23. Do You Like Good Music, That Sweet Soul Music

As 1968 began, The Poe Kat was at a crossroads. He was burned out on performing, producing, managing and working with musicians in any way, shape or form. But he did want to remain in "the show business", as he called it.

After a bit of pondering, The Poe Kat felt there was an opening in the "tip sheet" business. Tip sheets basically reported what radio stations were playing and also listed new releases. Bill Gavin's Gavin Report in San Francisco was a prominent tip sheet - one of only a couple at the time - and my dad noticed they were a little light on reporting R&B, or Soul Music. So The Poe Kat decided to publish a tip sheet devoted exclusively to Soul Music. He hired DeDe Dabney, respected Music Director of WDAS in Philadelphia, as Editor.

The GeorgetownerThe Poe Kat's good friend Dave Roffman, long time Publisher (now Editor) of The Georgetowner newspaper, lent a hand with many of the layout aspects of the new publication. At the time, The Georgetowner's offices were in the same building and just down the hall from my dad's.

Soul Music Survey very quickly took off and had widespread industry support. One of the most amazing results of starting Soul Music Survey was that all of the record labels put the new magazine on their mailing lists. All of a sudden I was getting virtually every new single and almost every new album made at the time, after my dad had finished with them, of course. I couldn't believe my incredible good fortune! It was a teenager's dream come true.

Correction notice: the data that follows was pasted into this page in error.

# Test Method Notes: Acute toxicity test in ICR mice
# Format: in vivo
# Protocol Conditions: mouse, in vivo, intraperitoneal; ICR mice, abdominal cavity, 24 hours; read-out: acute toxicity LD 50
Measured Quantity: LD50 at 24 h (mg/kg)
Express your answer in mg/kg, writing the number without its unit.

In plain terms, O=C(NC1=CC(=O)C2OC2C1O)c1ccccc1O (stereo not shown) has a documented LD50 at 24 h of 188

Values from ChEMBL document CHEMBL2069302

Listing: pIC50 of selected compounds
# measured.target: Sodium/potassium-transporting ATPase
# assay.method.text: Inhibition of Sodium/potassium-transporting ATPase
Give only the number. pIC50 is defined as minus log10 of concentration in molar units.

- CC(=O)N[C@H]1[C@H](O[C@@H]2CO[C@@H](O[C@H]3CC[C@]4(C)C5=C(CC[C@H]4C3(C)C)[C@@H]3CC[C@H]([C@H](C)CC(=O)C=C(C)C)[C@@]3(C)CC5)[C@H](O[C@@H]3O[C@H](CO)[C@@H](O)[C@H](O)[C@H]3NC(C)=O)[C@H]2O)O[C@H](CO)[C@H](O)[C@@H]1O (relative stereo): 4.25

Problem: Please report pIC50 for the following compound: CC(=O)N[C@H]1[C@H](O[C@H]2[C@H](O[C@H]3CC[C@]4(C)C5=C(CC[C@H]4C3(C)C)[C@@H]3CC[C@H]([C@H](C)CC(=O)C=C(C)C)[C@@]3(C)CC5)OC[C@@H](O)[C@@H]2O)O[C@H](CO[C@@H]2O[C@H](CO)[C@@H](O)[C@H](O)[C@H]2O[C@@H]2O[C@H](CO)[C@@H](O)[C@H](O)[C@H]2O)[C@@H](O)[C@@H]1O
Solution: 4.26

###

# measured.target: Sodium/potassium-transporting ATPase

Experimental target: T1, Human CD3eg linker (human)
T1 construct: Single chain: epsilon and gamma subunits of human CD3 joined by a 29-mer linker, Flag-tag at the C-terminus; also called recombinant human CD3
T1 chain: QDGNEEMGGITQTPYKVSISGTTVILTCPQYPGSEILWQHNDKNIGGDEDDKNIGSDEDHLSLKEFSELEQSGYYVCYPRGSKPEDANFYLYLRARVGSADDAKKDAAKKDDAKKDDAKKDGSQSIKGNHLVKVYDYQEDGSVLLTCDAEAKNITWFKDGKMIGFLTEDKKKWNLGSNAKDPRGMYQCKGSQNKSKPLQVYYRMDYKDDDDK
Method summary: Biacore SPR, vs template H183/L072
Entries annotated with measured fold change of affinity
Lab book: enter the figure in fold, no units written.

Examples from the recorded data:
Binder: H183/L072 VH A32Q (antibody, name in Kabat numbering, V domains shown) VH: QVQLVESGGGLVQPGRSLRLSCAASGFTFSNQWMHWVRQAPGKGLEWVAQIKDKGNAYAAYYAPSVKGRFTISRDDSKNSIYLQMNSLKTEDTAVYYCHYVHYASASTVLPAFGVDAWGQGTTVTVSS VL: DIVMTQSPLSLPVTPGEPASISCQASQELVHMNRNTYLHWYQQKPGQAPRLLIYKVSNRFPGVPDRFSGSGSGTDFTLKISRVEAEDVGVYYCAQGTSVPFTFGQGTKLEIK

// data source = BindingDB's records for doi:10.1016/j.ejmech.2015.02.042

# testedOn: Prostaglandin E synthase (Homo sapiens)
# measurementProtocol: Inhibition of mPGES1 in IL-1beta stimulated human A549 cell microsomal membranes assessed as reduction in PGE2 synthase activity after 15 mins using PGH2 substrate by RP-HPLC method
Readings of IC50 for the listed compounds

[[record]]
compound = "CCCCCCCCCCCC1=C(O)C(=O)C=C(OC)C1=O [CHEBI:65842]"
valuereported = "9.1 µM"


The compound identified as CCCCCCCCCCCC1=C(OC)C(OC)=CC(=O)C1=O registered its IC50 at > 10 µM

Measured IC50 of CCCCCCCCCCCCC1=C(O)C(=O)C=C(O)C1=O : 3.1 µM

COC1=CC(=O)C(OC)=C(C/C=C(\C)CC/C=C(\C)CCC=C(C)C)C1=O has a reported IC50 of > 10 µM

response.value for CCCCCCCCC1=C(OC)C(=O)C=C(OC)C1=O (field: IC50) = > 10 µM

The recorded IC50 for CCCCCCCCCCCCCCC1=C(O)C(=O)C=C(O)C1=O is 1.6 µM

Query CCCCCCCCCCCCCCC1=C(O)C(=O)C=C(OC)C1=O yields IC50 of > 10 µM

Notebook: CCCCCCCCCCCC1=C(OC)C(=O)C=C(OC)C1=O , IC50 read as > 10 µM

But it was 1968. Just as Soul Music Survey got established, Martin Luther King was assassinated. Washington, D. C. erupted in flames just blocks from the Soul Music Survey offices. The worst was yet to come. As the long hot Summer of 1968 progressed, racial tensions flared everywhere and my dad came under the scrutiny of the Black "Mafia". All across the country, white men that exploited Black music for profit were targeted. The Black "Mafia" came to my dad's office in an effort to intimidate him. The deal was that he was to pay them $25,000.00 a week for protection, or he would be out of business. To get their point across, they "de-pantsed" him - or pulled his pants down on the spot. As mob intimidation goes, it was pretty painless, but it was very humiliating. He decided to let the mob put him out of business and DeDe Dabney took Soul Music Survey to New York City. It ceased publication in less than 6 months.

The Poe Kat got off very lucky compared to what shortly awaited Mitch Corday. Mitch was getting pretty big bucks for producing artists, but one day he crossed the wrong people. When Mitch failed to deliver on a mob related project (who knows which kind of mob), he was "kneecapped" - a couple of brutes broke his legs with tire irons. Mitch was in the hospital for quite some time, scared to death that his attackers would come after him while he was recovering. When he did recover, he left the area immediately, never to return. Every once in a while, Mitch would call me or my dad over the following years. He would always ask if anyone was trying to find him. For our own sakes, we didn't want to know where he was, and gratefully no one ever asked us. After almost 35 years of looking over his shoulder, Mitch died in 2003...